- Soldering Iron
- Solder Sucker
- Replacement Switches of your choice
- Screwdriver (One that fits your specific keyboard)
- Key-cap Puller (Optional)
This repair guide will walk you through how to repair a faulty switch on your mechanical keyboard. Follow these steps for most mechanical keyboard types. This repair requires basic soldering skills but it relatively straight-forward.
Step 1 – Reveal the PCB
- First identify the broken switch and remove the key-cap from it. We need to remove it in order to remove it from the PCB.
- Using your screwdriver, remove the screws from the back cover and place them aside. Keep them safe as we’ll need them later on.
- Pry off the back cover carefully to reveal the PCB. Great, your half way there!
Step 2 – De-solder the broken switch
- Identify the legs for the broken switch. Most Gateron/Cherry switches have two legs but other brands may have three.
- If your switches have two legs we can identify the legs of the broken switch by counting the legs from left to right (or vise versa), in multiples of two. E.g If the third switch from the left is broken it will be legs five and six.
- Hold the hot Soldering Iron in one hand and the Solder Sucker in the other. Touch the pad of each leg with the Iron and when the solder becomes liquid use the Solder Sucker to remove the solder. Repeat this for both legs. You may have to repeat this step multiple times.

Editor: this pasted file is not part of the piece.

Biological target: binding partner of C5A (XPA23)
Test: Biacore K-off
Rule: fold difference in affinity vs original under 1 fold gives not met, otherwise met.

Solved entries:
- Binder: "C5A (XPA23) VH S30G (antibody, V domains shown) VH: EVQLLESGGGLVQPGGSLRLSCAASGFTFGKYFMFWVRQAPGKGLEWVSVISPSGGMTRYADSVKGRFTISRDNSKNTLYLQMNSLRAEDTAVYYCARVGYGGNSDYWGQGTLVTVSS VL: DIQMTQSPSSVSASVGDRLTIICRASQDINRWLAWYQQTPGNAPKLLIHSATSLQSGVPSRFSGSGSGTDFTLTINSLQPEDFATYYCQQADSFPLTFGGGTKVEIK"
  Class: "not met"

- The switch should now be free and should come away from the PCB when pulled. At this stage you may use some solder wick to clean the surface of the PCB where we removed the switch, although this is not necessary.
Step 3 – Solder the new switch
Congratulations, you’ve completed the hardest part of this repair!
- Place the legs of the new switch into the holes where we removed the old one. It is important that the new switch has the same orientation as all the other ones. Remove another key-cap if you need to use it as a reference.
- Once positioned, apply some solder using the Iron. Apply just enough solder so it makes contact with the pads, but not too much.
- Now would be a good time to test that the switch works.
- If your repair was successful you can go ahead and place the back cover in place again and re-apply the screws.
- Replace your key-cap’s and your good to go!
If you completed all the above steps your keyboard should be back to full working condition.